News / Asia

'Cyber-Hindus' - India's New Breed of Political Activist

Reuters
Four men chatting in a Delhi bar are not, by their own admission, natural drinking buddies. The young professionals, all in their 20s and 30s, come from vastly different regions of India and varied backgrounds.
 
They first “met” on Twitter, spotting each other on the micro-blogging site where they voiced a common desire - to see Hindu nationalist leader Narendra Modi become the next prime minister.
 
After online introductions, they met face-to-face on their own initiative, and, finding they had plenty in common, gather monthly in the nation's capital to talk about life, work, and, most importantly, how to make a difference in India's upcoming election. The men insisted they paid for their own expenses, and only one of them was associated with Modi's party.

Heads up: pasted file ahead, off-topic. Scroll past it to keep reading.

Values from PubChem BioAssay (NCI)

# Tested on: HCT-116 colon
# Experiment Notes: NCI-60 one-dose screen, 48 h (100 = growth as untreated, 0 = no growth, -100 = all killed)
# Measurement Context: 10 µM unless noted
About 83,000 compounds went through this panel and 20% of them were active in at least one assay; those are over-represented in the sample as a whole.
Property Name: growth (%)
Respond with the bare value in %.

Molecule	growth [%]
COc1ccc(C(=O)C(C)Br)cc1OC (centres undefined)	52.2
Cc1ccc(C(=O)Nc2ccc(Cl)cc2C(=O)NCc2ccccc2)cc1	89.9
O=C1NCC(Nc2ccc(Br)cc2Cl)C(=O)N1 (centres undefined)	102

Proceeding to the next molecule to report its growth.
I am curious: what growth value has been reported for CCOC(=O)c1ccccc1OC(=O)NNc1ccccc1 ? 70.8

Tiny cells of friends like this one are being created up and down the country, they say - a rare instance of India's politically apathetic urban middle class getting drawn into activism. Many come together of their own volition, others with a nudge from Modi's Bharatiya Janata Party (BJP).
 
It's another arrow in his quiver ahead of a general election that must be held within six months, and opinion polls are already predicting he and the BJP will win more seats than the ruling Congress party.
 
The young pro-Modi activists are being dubbed “cyber-Hindus”. When online, they spread Modi's message, counter newspaper criticism of him and question reporters' integrity, or mock the Gandhi dynasty that runs the Congress party and has dominated Indian politics since independence in 1947.
 
At party rallies, where the more traditional cadres are also at hand, the tech-savvy volunteers tweet, or produce live-streaming of speeches.
 
“I think he [Modi] has proven himself,” said Nitin Kashyap, a financial services executive who took a six-month sabbatical from work to volunteer for the campaign.